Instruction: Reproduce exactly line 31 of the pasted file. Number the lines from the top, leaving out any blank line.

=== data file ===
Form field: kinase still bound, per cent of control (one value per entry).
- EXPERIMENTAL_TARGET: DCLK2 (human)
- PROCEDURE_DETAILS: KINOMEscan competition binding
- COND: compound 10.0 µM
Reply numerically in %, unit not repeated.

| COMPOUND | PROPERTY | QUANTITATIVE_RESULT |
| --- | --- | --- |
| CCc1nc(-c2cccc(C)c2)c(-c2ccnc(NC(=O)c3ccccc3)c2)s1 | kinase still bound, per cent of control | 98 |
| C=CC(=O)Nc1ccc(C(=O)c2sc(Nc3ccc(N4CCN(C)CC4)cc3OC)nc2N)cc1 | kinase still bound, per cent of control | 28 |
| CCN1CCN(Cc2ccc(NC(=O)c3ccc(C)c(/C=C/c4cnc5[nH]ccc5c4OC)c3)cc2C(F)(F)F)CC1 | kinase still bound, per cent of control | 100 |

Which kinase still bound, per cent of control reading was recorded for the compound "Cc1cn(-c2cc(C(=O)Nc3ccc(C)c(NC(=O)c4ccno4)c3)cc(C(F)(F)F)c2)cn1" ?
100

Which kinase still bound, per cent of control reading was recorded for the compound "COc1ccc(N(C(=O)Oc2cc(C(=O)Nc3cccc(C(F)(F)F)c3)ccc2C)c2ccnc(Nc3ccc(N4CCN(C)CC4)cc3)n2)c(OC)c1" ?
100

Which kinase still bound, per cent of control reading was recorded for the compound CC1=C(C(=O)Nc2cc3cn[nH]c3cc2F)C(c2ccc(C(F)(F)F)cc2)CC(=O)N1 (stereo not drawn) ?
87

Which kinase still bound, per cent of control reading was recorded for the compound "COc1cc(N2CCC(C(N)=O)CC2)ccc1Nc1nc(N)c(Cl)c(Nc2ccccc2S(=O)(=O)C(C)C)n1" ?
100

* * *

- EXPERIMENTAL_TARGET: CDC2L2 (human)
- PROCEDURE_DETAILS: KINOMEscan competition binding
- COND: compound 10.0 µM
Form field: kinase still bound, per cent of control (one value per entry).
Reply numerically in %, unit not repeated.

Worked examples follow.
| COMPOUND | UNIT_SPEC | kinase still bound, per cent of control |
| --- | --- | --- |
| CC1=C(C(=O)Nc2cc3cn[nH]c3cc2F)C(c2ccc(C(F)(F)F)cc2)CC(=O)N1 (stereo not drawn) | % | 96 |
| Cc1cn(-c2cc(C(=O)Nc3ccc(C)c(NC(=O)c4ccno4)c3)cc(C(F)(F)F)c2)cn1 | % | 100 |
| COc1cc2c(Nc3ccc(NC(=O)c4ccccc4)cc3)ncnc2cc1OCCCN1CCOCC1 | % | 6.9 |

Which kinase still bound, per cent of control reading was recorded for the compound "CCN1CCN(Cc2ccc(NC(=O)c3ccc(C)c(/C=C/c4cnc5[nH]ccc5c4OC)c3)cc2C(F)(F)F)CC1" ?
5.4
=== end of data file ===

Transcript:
Which kinase still bound, per cent of control reading was recorded for the compound "CCN1CCN(Cc2ccc(NC(=O)c3ccc(C)c(/C=C/c4cnc5[nH]ccc5c4OC)c3)cc2C(F)(F)F)CC1" ?